India's well-established democratic system--the largest in the world--has provided its people with an unusual degree of political freedom and stability its emphasis on government intervention and public ownership. In 1991, a new government emerged which focused on stabilizing the economy , reforming trade, the financial sector, and public enterprises.. Initially, growth declined sharply in response to the contractionary fiscal and monetary policies adopted to address the crisis. But now it seems that this economic program produced remarkable results.
The India government continues to encourage healthy development of the capital markets through effective regulation, and improved trading and settlement practices (World Bank). India may, however, face a severe economic setback as a result of it's struggle to maintain this political stability and efforts to achieve regional trade flows continue.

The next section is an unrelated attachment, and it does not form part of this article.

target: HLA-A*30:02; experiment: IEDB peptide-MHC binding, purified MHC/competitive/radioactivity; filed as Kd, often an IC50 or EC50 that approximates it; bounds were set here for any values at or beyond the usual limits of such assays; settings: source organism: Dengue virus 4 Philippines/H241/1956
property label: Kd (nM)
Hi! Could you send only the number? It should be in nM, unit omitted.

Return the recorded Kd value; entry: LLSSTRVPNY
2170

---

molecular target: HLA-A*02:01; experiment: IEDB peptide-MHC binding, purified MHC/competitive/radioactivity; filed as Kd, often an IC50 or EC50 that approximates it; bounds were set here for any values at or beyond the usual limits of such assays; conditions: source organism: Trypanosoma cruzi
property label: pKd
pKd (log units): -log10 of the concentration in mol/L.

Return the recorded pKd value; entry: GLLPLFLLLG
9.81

India occupies only 2.4% of the world's land area but accounts for over 15% of the world's population.
Approximately 36% of Indians are under the age of 15 and 60% are between 15 and 65 with about 70% of its population living in rural areas. The total population, estimated at 931 million people in mid-1996, is second only to China's (World Bank). Population density is 756 people per square mile (Dushkin, 1997). 1997).
HIV/AIDS is a newly emerging threat to India's public health; about 3 million people in India may be affected. Adult literacy rates for women and men were 34% and 62%, respectively (Dushkin, India has made impressive progress over the past three decades in reducing its birth rate from 6 children per woman to 3.2 children per woman, but continues to rank first in terms of total number added to its population each year--about 16 million.
Since 1991, India has gradually reduced its high import tariffs, delicensed and liberalized imports including those of capital...